Path Image
PAS stain demonstrates normal glomeruli.

Under light microscopy (using a PAS stain), the glomeruli are normal.

Immunofluorescence is also negative, as immunoglobulin or complement deposition is not a feature of this disease.

Under electron microscopy, there is a diffuse effacement of the foot processes. Often incorrectly described as "fusion of the foot processes", the actual architectural derangement is flattening, retraction and swelling of the foot processes. The podocytes also exhibit other changes such as cytoplasmic vacuoles, cellular swelling and formation of microvilli. The latter is not well-demonstrated in this image.


Minimal change disease (MCD) is the most common cause of nephrotic syndrome in children (~75%) and a less frequent cause in adults (~15%). Lipid droplets can be found in the urine (oval fat bodies) as implied by the historical name "lipoid nephrosis". Under light microscopy, the cells composing the convoluted tubules accumulate lipid and protein droplets in their cytoplasm. However, the glomeruli look virtually normal and in glomerulopathies, the diagnosis depends on the morphological changes of the glomeruli, thus, the name of minimal change disease disease was given to this entity.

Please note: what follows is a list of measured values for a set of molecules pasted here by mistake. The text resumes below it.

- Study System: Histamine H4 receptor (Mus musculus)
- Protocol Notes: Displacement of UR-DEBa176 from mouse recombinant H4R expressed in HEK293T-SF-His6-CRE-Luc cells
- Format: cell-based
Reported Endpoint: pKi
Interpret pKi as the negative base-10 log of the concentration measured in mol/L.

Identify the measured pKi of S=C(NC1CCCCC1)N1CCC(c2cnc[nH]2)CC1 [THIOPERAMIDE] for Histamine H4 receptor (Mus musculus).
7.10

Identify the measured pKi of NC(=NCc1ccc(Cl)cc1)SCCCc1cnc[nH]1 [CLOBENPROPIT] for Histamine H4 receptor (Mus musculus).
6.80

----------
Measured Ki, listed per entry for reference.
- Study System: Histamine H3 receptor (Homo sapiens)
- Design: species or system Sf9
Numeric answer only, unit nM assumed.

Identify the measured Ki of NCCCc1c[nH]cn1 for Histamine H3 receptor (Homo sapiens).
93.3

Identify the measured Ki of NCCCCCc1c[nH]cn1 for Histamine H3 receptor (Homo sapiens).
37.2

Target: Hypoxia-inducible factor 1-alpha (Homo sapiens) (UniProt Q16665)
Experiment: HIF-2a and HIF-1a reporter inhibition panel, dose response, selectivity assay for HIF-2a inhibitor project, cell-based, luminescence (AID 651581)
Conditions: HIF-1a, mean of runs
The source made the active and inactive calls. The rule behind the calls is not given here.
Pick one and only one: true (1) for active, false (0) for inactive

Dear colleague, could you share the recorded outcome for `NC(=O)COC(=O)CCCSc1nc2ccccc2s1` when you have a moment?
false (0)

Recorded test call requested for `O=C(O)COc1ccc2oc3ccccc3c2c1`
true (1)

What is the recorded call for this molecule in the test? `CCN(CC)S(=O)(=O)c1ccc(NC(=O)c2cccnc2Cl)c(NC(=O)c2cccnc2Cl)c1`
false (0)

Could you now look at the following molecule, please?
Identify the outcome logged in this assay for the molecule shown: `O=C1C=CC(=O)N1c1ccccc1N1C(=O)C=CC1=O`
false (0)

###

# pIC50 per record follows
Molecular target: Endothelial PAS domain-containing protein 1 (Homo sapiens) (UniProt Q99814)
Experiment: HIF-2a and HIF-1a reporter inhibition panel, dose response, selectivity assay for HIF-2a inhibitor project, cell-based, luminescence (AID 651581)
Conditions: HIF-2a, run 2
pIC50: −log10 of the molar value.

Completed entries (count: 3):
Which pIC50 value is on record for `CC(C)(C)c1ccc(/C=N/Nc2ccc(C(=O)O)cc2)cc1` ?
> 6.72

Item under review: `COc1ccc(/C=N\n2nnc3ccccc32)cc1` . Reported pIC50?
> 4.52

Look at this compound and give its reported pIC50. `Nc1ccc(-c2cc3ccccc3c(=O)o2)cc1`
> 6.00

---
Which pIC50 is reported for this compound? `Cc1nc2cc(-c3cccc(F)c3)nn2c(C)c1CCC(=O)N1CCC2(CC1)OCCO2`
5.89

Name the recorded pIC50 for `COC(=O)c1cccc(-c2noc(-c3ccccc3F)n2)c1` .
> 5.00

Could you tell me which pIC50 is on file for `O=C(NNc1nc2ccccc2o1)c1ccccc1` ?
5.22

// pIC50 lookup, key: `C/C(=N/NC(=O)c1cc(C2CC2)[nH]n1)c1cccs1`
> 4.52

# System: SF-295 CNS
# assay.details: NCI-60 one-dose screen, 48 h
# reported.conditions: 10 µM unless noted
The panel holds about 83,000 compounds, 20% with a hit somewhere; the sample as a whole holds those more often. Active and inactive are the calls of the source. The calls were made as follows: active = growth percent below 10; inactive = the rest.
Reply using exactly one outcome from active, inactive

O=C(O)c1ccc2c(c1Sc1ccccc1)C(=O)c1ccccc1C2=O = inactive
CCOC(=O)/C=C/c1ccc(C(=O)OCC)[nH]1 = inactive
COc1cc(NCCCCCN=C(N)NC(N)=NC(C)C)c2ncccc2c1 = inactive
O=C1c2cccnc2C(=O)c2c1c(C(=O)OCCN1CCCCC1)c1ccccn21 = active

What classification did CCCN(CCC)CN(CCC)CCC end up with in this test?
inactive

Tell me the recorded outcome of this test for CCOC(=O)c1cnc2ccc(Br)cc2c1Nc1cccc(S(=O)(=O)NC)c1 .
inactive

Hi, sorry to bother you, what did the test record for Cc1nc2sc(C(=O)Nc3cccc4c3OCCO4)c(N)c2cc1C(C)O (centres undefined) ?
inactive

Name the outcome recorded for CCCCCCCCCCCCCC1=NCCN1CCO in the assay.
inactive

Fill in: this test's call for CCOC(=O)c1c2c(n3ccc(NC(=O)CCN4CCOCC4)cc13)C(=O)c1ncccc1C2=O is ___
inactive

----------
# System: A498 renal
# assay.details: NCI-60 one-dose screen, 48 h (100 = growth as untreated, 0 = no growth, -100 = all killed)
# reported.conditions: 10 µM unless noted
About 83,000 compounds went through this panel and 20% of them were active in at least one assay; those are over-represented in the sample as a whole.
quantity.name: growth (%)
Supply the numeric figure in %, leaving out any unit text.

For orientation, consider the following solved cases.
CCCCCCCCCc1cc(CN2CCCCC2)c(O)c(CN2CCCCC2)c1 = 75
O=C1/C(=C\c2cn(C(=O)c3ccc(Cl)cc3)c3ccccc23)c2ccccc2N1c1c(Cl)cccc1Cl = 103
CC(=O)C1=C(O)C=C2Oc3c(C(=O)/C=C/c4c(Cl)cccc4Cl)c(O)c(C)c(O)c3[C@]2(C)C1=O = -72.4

Under electron microscopy, the actual pathology of the glomeruli was demonstrated to be effacement of the foot processes of the visceral epithelial cells (aka podocytes). These changes are reversible. Note that foot process effacement "podopathy" can be found in other conditions besides MCD such as membranous glomerulopathy or diabetes, but in MCD, it is the only morphological change in the glomeruli.


Peak incidence occurs between age 2-6 with a male predominance (M:F ratio of 2.5:1). In adults, there is no sex difference. Commonly presents with heavy selective proteinuria (mostly albumin rather than larger molecules such as immunoglobulins). Nephritic syndrome features such as hematuria, hypertension and azotemia are usually not present. Although immune-mediated, deposition of immunoglobulin and complement is not part of this disease, thus serum complement levels are normal.

In children, most cases (80-90%) are idiopathic, however, secondary causes such as infections, immunizations, drugs, ingestion of heavy metals causes a minority of cases. In adult, elderly patients, the use of NSAIDS as well as Hodgkin's lymphoma have been documented to cause minimal change disease.


Children respond very well to steroids, achieving complete remission rapidly. In adults, the improvements are much more gradual, and it make take up to 12 weeks to achieve even partial remission. Approximately 1/2 of patients relapse, however, these relapses are still responsive to steroid therapy. Patients who achieve only partial remission may benefit from immunosuppressants.1 . The prognosis is generally excellent in all cases.


1 Rosai, J. Rosai and Ackerman's Surgical Pathology. 9th Ed. Philadelphia, PA: Elsevier; 2004: 1169-1170.

2 Kumar V, Abbas AK, Fausto N. Robbins and Cotran Pathologic Basis of Disease. 7th Ed. Philadelphia, PA: Elsevier; 2005: 981-2.

3 Zhou M, Magi-Galluzzi, C. Genitourinary Pathology: Foundations in Diagnostic Pathology. Philadelphia, PA: Elvesier; 2006: 351-4.


EM photo courtesy of Dr. Alexis Harris, Nephropath.

Last updated: 2009-09-23
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